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Harp-lute

Harp-lute

  • Place of origin:

    London (Made)

  • Date:

    about 1816 (Made)

  • Artist/Maker:

    Light, Edward (Made)

  • Materials and Techniques:

    Painted and gilded wooden back (probably maple or sycamore), painted pine soundboard.

  • Credit Line:

    Given to the Museum by Miss Edith H. Pilkington

  • Museum number:

    W.33-1925

  • Gallery location:

    In Storage

In 1816 Edward Light (c. 1747-c.1832) patented the 'British harp-lute', a combination of both instruments, with a fingerboard which extended the range of the top two strings, and 12 finger-operated stops which raised the strings a semi-tone. He made elegant variants on the harp, guitar and lute fashionable amongst ladies, largely through connections with his pupil, Princess Charlotte (1796-1817), daughter of the Prince Regent, and an enthusiastic player of these instruments.

Physical description

"Similar body to the preceding, but with a base allowing the instrument to stand. [i.e. harp-lute by Edward Light, c. 1810 (Museum no. 37-1873) and unsigned harp-lute, c. 1815 (Museum no. 252-1882): Both have 'a body of seven ribs, with two sound slots in the centre rib.'] The belly is varnished and decorated with a dark border painted with flowers. Pin bridge and open soundhole. On the capital of the pilar is an angel painted in gold. The harmonic curve is pierced with a kidney-shaped hole, as in the preceding example, and forms with the neck one continuous curved member. The small fingerboard on the body, with nine ivory frets, is for the shortest two strings only, There are two ring stops and ten ditals." Antony Baines, Catalogue of Musical Instruments in the Victoria and Albert Museum - Part II: Non-keyboard instruments (London, 1998), pp. 68-69.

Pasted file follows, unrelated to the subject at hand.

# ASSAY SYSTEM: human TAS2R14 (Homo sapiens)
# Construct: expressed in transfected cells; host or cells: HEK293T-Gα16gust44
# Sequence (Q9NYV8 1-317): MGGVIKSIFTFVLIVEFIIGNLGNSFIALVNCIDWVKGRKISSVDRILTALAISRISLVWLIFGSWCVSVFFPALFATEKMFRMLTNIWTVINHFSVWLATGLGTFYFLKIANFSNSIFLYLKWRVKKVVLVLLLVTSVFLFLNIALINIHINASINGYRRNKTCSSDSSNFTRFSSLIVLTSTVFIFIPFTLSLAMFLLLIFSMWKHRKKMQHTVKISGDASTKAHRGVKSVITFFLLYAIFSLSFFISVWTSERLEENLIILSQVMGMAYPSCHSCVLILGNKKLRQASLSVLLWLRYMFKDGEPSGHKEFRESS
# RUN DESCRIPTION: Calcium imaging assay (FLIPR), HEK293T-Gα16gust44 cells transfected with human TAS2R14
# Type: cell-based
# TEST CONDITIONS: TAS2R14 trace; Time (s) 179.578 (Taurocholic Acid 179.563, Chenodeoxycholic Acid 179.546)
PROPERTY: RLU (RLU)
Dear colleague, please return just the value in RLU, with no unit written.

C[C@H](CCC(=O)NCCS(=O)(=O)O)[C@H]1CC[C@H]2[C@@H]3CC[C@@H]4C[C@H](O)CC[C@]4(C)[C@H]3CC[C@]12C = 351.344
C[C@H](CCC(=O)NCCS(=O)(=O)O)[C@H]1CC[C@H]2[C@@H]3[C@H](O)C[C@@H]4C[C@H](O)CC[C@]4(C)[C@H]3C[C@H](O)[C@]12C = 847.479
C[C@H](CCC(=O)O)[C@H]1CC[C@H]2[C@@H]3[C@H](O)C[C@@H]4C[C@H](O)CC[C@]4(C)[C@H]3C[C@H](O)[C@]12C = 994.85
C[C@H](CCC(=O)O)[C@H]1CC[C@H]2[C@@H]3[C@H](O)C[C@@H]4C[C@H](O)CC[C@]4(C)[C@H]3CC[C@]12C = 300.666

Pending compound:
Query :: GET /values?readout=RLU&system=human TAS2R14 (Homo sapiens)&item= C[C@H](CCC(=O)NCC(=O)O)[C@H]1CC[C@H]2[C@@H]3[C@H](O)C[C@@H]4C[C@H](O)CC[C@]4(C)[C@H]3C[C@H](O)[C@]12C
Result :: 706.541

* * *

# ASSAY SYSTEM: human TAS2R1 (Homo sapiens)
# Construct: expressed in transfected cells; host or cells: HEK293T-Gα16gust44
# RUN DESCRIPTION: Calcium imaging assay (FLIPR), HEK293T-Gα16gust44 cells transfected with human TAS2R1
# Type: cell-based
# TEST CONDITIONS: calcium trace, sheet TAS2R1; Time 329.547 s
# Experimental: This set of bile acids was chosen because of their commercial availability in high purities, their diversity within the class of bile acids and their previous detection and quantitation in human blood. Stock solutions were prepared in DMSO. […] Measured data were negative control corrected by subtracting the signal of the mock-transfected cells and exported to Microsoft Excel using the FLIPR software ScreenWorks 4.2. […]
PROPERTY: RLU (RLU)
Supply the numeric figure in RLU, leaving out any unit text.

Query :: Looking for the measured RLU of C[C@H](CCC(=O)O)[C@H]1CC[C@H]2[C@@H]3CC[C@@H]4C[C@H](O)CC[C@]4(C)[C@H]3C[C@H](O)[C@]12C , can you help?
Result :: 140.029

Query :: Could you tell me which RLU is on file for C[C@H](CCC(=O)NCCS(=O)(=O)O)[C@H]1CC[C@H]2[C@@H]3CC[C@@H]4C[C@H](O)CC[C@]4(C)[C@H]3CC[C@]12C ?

Place of Origin

London (Made)

Date

about 1816 (Made)

Artist/maker

Light, Edward (Made)

Materials and Techniques

Painted and gilded wooden back (probably maple or sycamore), painted pine soundboard.

Marks and inscriptions

Light. Foley Place/ London. Patent, No. 58
Inscribed in gold paint on the flat top of the body of the instrument.

Dimensions

Length: 83 cm, Width: 33 cm, Length: 70 cm maximum string length, Length: 20 cm minimum string length

Object history note

This instrument was given to the Museum in 1925 by Miss Edith H. Pilkington.

Descriptive line

Harp-lute, Edward Light, London, English, c. 1816.

Bibliographic References (Citation, Note/Abstract, NAL no)

Antony Baines: Catalogue of Musical Instruments in the Victoria and Albert Museum - Part II: Non-keyboard instruments. (London, 1998), pp. 68-69.

Materials

Pine; Maple; Gold leaf

Techniques

Planing; Joining; Painting; Gilding

Categories

Musical instruments

Collection

Furniture and Woodwork Collection

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